Shake the Devil Off, by Ethan Brown (Holt, 2009).
The 2006 ALA Annual Conference was the first major trade show to be hosted in New Orleans after Hurricane Katrina. Yay, librarians! Although the city was still recovering, the locals were smiling, and the hotels and restaurants were open. What we didn’t know was that the relationship between NOLA locals Zack Bowen (an Iraqi War veteran) and his girlfriend, Addie, was unraveling. The pair that famously partied through Katrina (see New York Times) was quickly becoming a casualty. But Shake the Devil Off is more than grisly true crime; it is a fascinating exploration of the profound emotional toll that Katrina and the Iraq War have had on all involved.
The Gargoyle, by Andrew Davidson (Doubleday, 2008).
Although we have plenty of good reads over here at Macmillan, a colleague of mine sent me an ARC of The Gargoyle. Yes, I inhale gory mysteries, and even though The Gargoyle is not being billed as one, I found it equally gripping—and not without its share of blood. The descriptions—everything from a car crash to the narrator’s burns—are so vivid! I was hooked after only a few pages. I’ve never read anything quite like it. Yes, the relationship between the narrator and Marianne Engel is reminiscent of The English Patient, but The Gargoyle is so much more romantic—and far creepier.
Snow Angels, by James Thompson (Putnam, 2010).
Endless Winter + Deep Freeze = Time for Someone to Die. If you’ve read any Scandinavian crime fiction, you’re familiar with this formula. Recently, my dear colleagues at W.W. Norton, Penguin, and Random House sent me three novels set in Scandinavia: Henning Mankell’s The Man from Beijing and two debuts (Camilla Läckberg’s The Ice Princess from Norton/Pegasus and James Thompson’s Snow Angels). All three ARCs featured beautiful and haunting snow-covered scenery. All three promised very sinister stories within. But I had to pick up Mankell first. I’ve read his entire Kurt Wallander canon and have dabbled in his many stand-alones. As I read The Man from Beijing, though, I couldn’t help but miss the moody and brilliant Kurt Wallander. Dang you, Inspector! How did you get under my skin?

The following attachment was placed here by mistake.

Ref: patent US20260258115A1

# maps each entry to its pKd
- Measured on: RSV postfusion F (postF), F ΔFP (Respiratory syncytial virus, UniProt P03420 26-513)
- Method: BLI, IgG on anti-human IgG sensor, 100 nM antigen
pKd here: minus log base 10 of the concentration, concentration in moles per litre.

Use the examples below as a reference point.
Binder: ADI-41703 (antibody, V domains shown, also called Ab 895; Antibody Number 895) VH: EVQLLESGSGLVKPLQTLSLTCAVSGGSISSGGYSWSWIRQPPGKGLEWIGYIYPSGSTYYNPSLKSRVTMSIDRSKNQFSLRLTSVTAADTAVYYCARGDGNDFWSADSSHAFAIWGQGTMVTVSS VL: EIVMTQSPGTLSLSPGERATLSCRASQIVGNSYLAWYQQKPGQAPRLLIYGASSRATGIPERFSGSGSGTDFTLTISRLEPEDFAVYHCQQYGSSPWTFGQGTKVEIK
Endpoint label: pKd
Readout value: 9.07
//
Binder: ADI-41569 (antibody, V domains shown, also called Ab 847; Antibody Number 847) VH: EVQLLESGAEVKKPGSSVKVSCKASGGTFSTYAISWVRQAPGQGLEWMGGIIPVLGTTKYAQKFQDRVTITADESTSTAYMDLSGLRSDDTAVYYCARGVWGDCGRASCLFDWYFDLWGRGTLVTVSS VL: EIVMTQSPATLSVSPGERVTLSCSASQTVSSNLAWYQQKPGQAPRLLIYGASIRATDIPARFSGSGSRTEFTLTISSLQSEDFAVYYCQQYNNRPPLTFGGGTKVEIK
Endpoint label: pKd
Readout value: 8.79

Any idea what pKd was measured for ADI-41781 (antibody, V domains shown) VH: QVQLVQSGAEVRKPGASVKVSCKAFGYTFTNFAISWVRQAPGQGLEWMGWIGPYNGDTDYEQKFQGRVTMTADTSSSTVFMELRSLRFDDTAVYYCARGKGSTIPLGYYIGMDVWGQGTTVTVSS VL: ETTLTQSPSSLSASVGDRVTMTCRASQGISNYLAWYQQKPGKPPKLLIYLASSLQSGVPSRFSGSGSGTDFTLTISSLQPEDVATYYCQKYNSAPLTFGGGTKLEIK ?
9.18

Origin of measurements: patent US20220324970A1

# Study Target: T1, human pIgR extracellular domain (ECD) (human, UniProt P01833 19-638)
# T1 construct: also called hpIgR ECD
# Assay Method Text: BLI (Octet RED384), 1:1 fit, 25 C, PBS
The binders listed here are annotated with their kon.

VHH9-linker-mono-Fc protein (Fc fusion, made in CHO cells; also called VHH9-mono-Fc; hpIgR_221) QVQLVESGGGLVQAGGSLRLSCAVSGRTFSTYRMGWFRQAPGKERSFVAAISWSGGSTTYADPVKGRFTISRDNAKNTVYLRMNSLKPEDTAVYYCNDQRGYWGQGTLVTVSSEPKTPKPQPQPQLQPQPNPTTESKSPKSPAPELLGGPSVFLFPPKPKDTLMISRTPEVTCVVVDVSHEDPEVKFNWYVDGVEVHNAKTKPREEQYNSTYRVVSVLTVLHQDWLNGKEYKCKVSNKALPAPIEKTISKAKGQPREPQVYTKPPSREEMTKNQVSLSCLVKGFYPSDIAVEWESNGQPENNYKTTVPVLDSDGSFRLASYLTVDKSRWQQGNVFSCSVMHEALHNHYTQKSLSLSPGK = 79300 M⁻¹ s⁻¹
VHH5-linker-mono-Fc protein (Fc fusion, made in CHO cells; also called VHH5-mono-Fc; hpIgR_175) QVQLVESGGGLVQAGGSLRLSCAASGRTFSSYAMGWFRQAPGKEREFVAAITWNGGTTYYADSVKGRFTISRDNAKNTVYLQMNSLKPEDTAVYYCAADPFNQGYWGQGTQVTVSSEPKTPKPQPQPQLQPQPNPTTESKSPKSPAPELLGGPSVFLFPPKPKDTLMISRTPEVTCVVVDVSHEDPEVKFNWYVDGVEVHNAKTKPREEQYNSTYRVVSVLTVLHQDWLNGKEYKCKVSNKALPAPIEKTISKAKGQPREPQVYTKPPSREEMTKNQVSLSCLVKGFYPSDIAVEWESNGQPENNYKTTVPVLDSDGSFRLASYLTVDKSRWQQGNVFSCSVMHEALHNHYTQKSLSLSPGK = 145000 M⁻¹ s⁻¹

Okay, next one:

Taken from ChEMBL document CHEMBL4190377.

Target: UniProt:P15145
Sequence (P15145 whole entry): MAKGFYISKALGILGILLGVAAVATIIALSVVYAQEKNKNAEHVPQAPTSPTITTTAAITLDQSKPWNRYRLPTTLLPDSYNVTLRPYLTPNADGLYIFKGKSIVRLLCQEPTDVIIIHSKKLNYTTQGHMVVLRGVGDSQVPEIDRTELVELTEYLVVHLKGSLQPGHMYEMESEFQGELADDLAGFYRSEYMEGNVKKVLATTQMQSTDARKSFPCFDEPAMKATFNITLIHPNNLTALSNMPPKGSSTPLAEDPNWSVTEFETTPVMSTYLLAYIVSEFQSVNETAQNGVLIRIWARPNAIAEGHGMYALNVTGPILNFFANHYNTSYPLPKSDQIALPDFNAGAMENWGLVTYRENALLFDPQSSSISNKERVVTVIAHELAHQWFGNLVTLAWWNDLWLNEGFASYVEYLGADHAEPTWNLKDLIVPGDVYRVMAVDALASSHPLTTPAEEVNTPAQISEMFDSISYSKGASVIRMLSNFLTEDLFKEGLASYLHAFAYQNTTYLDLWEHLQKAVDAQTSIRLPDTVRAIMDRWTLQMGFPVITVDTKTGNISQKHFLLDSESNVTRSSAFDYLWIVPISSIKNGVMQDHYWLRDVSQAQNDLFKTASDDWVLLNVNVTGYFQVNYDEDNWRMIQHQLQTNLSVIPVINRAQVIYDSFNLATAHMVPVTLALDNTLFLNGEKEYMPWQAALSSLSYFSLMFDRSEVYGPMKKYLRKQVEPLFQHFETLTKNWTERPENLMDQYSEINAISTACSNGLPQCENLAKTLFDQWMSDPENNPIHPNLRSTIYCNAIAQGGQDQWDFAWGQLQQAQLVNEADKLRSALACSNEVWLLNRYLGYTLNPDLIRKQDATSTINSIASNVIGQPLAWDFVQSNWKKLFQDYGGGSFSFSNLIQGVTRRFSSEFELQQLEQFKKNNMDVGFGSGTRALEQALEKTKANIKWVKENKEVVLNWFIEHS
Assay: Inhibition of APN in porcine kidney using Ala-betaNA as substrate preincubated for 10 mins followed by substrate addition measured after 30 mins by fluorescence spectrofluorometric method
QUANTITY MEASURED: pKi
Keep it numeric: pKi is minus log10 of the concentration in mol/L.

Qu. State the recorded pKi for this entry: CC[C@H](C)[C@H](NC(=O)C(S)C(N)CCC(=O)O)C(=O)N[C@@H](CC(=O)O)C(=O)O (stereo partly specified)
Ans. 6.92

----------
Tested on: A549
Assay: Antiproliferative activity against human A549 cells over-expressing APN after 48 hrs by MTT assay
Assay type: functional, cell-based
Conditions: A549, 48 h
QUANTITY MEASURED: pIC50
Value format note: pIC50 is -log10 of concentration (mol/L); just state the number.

After a very reluctant good-bye to Mankell, I skipped over to Läckberg’s The Ice Princess. And just after discovering a frozen (and dead!) body in the bathtub, I looked over and saw “endless night can drive anyone to murder” on the cover of Snow Angels. Wow. Winters in Finland are dark. All the time. (Until spring, that is.)Although this is Thompson’s U.S. debut, it has all the qualities of Mankell, Indridason, Eriksson, and Fossum—with, thank goodness, a little more blood!
Constant drinking, depression, and a quiet hatred for all things “other” in the Arctic Circle mean savage death for a famous movie star. Tell me more! Our hero, Inspector Kari Vaara, thinks he’s already solved the case. But now his ex-wife, the mentally challenged son of Vaara’s partner, and the dead movie star’s father are all behaving very strangely. Snow Angels is a dark and incredibly fast-moving thriller. Don’t miss it.